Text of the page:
Community Connect Part 1 – An Experiment

Members of Yellow House initiating the cleanup of areas utilised by the homeless in the vicinity of Bangkok Bank, Kuala Lumpur. Image: Think City

We kick off a new series on The Citymaker – a series of journal posts by Uta Dietrich, Senior Manager-Urban Solutions, Think City, who is working on Community Connect, a project managed by Think City, supported by Citi Foundation and implemented by Yellow House KL, to connect the homeless with the business community in a mutually beneficial way.

Malaysian Cities are no different from most other cities around the world, developed or not, in that they are places where we can observe people experiencing exclusion in various forms. NGOs or CSR programmes mostly look at an issue or a particular target group they want to tackle, it could be young people, recycling, greening, women, etc.

Community Connect is part of a wider social inclusion programme, working on a defined space to address the needs as identified by data and community feedback.

Using a place-based approach has some unique advantages because it can operate very closely with a defined community; it forces diverse parties to communicate, is likely to throw up some innovative strategies; and encourages business, civil society and government to join forces for a common outcome.

Our Community Connect pilot is based on almost two years of surveys, data collection, community engagement and other urban rejuvenation projects in that same space. It focuses on bringing together people sleeping rough around Bangkok Bank in downtown KL with local businesses to test if people helping each other can lead to mutual benefits – for the homeless, an exit strategy to sleeping on the streets, and for the shop owners, a boost to sales.

Street friends sleeping rough around Bangkok Bank may receive opportunities to find casual work if the Community Connect project succeeds. Image: Think City

How does it work?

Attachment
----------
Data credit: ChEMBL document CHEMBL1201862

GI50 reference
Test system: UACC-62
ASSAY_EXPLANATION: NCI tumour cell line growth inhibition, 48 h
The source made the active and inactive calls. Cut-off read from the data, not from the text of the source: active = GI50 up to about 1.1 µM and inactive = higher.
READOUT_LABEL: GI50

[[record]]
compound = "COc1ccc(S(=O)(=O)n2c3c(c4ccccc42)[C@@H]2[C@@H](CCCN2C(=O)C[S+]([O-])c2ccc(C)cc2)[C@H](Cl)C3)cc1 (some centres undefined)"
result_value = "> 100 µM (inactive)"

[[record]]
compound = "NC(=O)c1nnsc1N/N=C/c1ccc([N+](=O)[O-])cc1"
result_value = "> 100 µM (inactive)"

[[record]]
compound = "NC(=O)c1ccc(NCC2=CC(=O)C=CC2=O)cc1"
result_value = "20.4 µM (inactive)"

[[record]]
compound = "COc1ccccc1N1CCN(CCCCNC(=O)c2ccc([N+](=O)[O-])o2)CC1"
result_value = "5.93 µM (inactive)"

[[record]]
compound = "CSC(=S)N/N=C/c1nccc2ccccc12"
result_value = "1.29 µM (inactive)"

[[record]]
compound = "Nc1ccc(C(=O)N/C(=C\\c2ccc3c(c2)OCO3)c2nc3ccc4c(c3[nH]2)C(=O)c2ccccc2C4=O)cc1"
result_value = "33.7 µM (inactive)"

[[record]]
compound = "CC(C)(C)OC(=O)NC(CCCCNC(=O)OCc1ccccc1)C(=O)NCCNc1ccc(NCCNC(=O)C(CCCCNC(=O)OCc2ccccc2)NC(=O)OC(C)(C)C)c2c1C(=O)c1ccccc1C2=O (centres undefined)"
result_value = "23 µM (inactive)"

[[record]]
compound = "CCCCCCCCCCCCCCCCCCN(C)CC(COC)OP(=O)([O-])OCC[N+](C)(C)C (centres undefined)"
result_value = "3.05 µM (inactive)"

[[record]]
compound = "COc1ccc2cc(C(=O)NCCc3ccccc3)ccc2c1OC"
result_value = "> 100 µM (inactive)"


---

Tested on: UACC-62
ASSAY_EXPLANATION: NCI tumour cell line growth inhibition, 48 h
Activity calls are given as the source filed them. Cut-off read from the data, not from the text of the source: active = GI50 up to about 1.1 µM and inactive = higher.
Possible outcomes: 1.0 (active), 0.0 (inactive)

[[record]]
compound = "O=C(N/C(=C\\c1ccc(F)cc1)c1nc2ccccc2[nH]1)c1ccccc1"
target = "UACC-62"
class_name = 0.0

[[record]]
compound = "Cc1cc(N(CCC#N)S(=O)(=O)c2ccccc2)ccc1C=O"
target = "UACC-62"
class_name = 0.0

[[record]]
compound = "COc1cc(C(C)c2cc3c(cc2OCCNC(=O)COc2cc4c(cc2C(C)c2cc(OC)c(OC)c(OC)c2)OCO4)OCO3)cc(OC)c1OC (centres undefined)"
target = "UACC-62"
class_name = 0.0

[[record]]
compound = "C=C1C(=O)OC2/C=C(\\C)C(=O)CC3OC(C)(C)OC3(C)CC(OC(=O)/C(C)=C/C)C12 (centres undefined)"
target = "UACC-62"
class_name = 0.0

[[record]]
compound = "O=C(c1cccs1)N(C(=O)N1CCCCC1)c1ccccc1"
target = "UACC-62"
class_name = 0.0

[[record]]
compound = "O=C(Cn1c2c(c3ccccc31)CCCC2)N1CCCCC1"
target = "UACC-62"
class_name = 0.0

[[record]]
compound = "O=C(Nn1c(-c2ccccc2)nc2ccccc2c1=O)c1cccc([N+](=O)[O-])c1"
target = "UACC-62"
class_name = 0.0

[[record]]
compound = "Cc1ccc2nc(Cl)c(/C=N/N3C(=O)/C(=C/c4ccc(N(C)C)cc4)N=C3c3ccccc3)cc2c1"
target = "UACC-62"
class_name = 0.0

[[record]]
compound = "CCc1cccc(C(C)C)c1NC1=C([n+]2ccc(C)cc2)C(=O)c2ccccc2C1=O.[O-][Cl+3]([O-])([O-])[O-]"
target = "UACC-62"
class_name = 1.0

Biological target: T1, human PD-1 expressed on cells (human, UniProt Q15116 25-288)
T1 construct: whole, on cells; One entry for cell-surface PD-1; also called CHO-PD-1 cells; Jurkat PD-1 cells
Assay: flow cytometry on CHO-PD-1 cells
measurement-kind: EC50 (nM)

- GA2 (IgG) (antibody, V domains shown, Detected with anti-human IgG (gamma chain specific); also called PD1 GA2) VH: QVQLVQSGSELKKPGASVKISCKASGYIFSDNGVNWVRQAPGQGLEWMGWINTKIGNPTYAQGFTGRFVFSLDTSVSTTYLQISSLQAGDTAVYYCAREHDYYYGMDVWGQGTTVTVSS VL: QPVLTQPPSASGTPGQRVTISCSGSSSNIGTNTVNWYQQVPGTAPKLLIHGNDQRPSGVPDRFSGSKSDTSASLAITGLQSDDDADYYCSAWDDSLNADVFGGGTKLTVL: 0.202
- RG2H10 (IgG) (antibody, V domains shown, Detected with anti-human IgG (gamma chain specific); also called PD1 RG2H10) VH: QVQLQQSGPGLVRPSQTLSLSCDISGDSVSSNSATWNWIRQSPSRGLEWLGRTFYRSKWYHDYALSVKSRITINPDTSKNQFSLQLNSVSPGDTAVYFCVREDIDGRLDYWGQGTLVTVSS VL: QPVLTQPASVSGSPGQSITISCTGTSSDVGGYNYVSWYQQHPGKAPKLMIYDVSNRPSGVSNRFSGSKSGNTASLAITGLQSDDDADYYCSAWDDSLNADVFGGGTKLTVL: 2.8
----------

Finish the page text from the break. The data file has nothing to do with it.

Community Connect uses a two-pronged approach: people sleeping rough and using the streets as their home participate in activities to clean the areas they use not just for themselves, but for the surrounding businesses and visitors. Businesses, in seeing this, may be propelled to offer casual jobs to them. Getting to know each other in this manner could reduce prejudices and together, they support each other. For the homeless, in creating an exit strategy to homelessness, and for the store owners, to create a welcoming environment for customers.

Who is involved?

Community Connect’s self-help approach to social inclusion is funded by Citi Foundation, managed by Think City and implemented through Yellow House.

Why this journal?

We want to take you on the journey with us, sharing what we are doing. Some of it will work better than expected, some of it will not work at all as planned. Writing as we are going, will also help us document the many decisions to make when trying something new and to not forget the lessons.

In addition, we would like to give an opportunity to street friends and partnering businesses to share how they are experiencing this project and if there is interest, we could open up discussions on a number of issues relevant in this context.

We also encourage you to share your views or suggestions with us.

If you think others might find this journal useful, please feel free to share.


@mythinkcity @citi @yellowhouseKL